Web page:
The guardian angles all through the Newburyport school system, made my son’s college experience possible. It is in part because of their dedication, warmth and caring that he will graduate from college this May. And for that I can never thank them enough. I know I am proud. And I am sure that they are proud too.

Mary Eaton, Newburyport

(My son is Hal Fickett. You can see his web page at www.halfickett.com.)

Newburyport, Local Blog Journalism

I think one of the biggest “stories” this week is Tom Ryan and The Undertoad Blog.

Mr. Ryan has taken the blog software, has understood its potential and has “run with it.” And there has been some outstanding “local blog journalism” and “local blog photo-journalism” on The Undertoad Blog.

I think people are going to look back and say to themselves that this was such an obvious thing to do, why didn’t anyone do it sooner. And my feeling it’s just a matter of time when the national media pick up a story like this one.

I think my favorite piece so far has been the one on the City Council’s interviews with the three applicants for City Clerk.

First of all there is the factor of “immediacy.” The “story” was reported the night it happened.

Second of all the photograph is very powerful. As a resident, I usually see the Newburyport City Council in its very formal setting at council meetings. But here was a glimpse of the Newburyport City Council in a way that most residents never see them. It appeared to be an informal but very thoughtful gathering. It gave a “face” to the Council, and gave the average resident (me) an understanding of just how much work the Newburyport City Councilors must do.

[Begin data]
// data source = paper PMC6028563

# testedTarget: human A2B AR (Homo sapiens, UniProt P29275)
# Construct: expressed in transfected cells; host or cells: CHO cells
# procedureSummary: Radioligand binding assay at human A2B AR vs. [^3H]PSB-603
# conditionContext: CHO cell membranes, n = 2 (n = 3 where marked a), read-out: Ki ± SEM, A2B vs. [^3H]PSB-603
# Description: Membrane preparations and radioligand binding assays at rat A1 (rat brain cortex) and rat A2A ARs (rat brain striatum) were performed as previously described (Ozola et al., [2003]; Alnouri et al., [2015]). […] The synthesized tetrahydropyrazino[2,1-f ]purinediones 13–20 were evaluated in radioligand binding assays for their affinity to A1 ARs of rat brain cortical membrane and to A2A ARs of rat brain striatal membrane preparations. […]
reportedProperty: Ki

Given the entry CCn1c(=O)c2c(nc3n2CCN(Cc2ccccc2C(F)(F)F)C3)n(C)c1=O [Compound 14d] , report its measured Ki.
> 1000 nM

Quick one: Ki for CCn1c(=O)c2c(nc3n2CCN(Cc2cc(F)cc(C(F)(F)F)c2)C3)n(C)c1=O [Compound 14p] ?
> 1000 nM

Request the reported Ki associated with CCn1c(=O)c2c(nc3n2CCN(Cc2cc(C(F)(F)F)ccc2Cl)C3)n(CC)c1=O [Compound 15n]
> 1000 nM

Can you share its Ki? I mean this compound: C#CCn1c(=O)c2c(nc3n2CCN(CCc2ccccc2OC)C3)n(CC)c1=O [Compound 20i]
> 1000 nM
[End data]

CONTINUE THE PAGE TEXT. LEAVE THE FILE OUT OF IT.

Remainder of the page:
It was fascinating to me that the way the interviews were reported. I felt as if I were there too. The first candidate, the second candidate and then the overwhelming vote of confidence in the third candidate. Also Mr. Ryan’s reporting of the body language of the City Council during the interview, gave an insight into what the process must be like, in an intimate way that is not (or has not been) possible in a regular newspaper.

It was also a relief as a resident, that the Newburyport City Council looked like it had a fairly clear consensus on what has turned out to be a difficult issue. And it was a relief that it looked like this issue was about to behind us and we as a city could get on with things. It made me proud of the Newburyport City Council, and it made me proud to be a resident of Newburyport, Massachusetts.

And I also thought Mr. Ryan did an outstanding job of reporting on the fire of the Woodman Way apartments. I found out about the fire on the Undertoad Blog.

Again the photograph of John Moak and Steve Cutter was incredibly moving. You could see the empathy and concern on John Moak’s face. It said that the community cares. And it was a much more appropriate way of reporting the despair of the situation than photographing the victims whose homes have been destroyed.

I felt the report also gave the sense that this was someone who knew the community and the community knew him. It gave the story a “face” without being inappropriate or cold.

Personally, I like the straight “blog journalism” and am distracted by Mr. Ryan’s “Toadisms.” I’m sure people are reading the phrase “without being inappropriate” in the paragraph above, and are going, “excuse me.”

But the “attack blog,” as it is called on the Web, has a very big following and is a very successful medium. (Most people do it anonymously they don’t have the guts to let people know who they really are.) So, it could be that this mixture of really good “local blog journalism” and Undertoad “Toadisms” could work very well on the World Wide Web. We’ll all just have to wait and see.

Obviously, this is the “year of the local political blog.” And my guess is that many people globally, because the World Wide Web is global, will be using The Undertoad Blog as a template for their local political blog.